Tuesday, April 11, 2017

An Australian Family's Adventures in the Canadian Rockies

It was March of 2015 when I received Amanda's first email reaching out in preparation of her family moving to Canada for a year from Australia.

"I am an Australian/Canadian who lives in South Australia, but was born in Toronto. In July our two children turn two and four, and in December my husband, children and I are hoping to move to Calgary. Our biggest goal is to have a year of as much quality time together and outdoors as possible before our son starts school in January 2017."

Amanda and her family in Banff National Park

Amanda is back home in Australia now but we spent a lot of time together while she was living in Calgary with her family. We went hiking, climbed a mountain, went camping, and toured about on our bikes together. As she was preparing to go home at the end of 2017 I asked her if she'd be willing to write about her adventures in Canada.

Below is Amanda's story and her highlights from a year spent living like locals with her family in Calgary. It is my hope that her story will inspire others planning trips to Canada this summer or in the future.

What would your trip to the Canadian Rockies look like?

 An Australian Family's Adventures in the Canadian Rockies



We have been fortunate enough to have spent a year in Calgary, Canada with our two children (now 5 and 3). Before we left Australia, we did our research, and were completely inspired by Tanya's blog, Family Adventures in the Canadian Rockies. It helped us decide that our goal for our time in Canada was to have as many outdoor adventures as possible. Many of them have been in the mountains, so I offered to share our thoughts and adventures with Tanya.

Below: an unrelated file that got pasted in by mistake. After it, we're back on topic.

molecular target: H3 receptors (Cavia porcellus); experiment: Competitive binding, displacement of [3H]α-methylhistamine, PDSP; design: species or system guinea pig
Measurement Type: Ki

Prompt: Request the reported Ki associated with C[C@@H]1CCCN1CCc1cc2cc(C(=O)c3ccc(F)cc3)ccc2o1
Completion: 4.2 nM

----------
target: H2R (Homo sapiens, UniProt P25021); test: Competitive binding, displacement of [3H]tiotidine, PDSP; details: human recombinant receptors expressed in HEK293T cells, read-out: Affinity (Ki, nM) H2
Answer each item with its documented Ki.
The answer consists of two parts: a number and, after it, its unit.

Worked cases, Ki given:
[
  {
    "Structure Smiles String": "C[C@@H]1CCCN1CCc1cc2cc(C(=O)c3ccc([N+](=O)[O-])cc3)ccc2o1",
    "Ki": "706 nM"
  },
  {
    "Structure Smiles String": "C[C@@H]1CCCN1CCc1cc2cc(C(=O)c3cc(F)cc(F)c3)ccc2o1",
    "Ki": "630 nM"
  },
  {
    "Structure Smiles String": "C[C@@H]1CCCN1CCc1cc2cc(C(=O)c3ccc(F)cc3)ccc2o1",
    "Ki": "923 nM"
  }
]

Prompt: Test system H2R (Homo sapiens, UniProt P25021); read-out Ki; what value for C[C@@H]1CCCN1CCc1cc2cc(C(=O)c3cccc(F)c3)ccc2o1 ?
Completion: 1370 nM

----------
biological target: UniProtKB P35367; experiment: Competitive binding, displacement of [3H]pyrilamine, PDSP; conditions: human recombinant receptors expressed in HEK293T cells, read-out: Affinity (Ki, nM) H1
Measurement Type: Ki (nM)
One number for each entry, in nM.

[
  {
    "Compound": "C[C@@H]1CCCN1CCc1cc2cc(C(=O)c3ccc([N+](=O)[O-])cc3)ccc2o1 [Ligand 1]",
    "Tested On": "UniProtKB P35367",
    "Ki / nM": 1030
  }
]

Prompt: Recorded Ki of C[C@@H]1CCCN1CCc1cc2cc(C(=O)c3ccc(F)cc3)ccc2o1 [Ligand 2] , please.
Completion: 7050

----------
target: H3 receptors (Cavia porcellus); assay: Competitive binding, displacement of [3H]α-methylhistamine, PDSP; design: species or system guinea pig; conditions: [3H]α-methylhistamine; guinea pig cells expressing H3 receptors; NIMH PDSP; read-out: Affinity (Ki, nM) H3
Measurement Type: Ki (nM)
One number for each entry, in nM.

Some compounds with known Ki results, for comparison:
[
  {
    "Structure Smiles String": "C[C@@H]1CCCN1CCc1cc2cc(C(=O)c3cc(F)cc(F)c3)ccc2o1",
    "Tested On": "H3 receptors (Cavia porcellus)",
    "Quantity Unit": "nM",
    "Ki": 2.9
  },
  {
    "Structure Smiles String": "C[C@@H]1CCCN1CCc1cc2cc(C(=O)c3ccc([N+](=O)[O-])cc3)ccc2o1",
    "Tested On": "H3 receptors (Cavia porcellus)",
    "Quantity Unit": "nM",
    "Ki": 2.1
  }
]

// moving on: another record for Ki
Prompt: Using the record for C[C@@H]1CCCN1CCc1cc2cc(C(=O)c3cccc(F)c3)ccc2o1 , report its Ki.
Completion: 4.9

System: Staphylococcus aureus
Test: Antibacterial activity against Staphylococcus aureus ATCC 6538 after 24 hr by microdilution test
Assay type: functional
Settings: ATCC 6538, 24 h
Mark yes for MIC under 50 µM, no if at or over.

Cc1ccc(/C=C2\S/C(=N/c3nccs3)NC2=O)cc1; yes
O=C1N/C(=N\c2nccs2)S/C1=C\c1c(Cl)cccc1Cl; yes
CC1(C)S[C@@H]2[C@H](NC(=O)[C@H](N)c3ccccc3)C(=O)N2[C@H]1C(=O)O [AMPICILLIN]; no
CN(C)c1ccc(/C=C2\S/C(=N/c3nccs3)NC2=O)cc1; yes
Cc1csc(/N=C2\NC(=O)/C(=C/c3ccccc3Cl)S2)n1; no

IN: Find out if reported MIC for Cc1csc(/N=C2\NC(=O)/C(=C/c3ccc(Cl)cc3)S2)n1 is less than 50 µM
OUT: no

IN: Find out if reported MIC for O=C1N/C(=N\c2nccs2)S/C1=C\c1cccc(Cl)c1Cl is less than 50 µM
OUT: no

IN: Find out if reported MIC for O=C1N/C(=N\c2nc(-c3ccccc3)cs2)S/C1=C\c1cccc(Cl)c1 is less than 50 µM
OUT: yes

On the summit of Prairie Mountain, Kananaskis


Highlight One: Hiking


Although my husband and I had considerable hiking experience before we met, we had not hiked as much with our kids. Since arriving in Calgary it became our most regular activity as a family, and an amazing way to appreciate the diversity of the Canadian Rockies.

In winter we put on our ice cleats to explore Johnston Canyon (Banff) and Grotto Canyon (Kananaskis,) and marveled at frozen water falls.

Winter hiking in in Banff

In spring we summitted Prairie Mountain (Kananaskis) and wandered through Marble Canyon (Kootenay National Park.)

In summer we took gondolas up to Sunshine Meadows (Banff) and Whistler Mountain (Jasper), hiked around Johnson Lake (Banff,) admired the wildflowers at Ptarmigan Cirque (Kananaskis,) and took the grandparents hiking in Jasper to Maligne Canyon and the Walk of the Five Lakes.

Hiking in Jasper on top of Whistler Mountain

In fall we hiked around Kananaskis, going to Arethusa Cirque to spot some golden larch trees, to Pocaterra Cirque where the snow arrived early, and up West Wind Pass where the kids rocked their new hiking boots.

There’s always more to see, but we found that using local knowledge helped us to pick the right trail for the time of year, to be prepared, to stay safe and to get the most out of our adventures.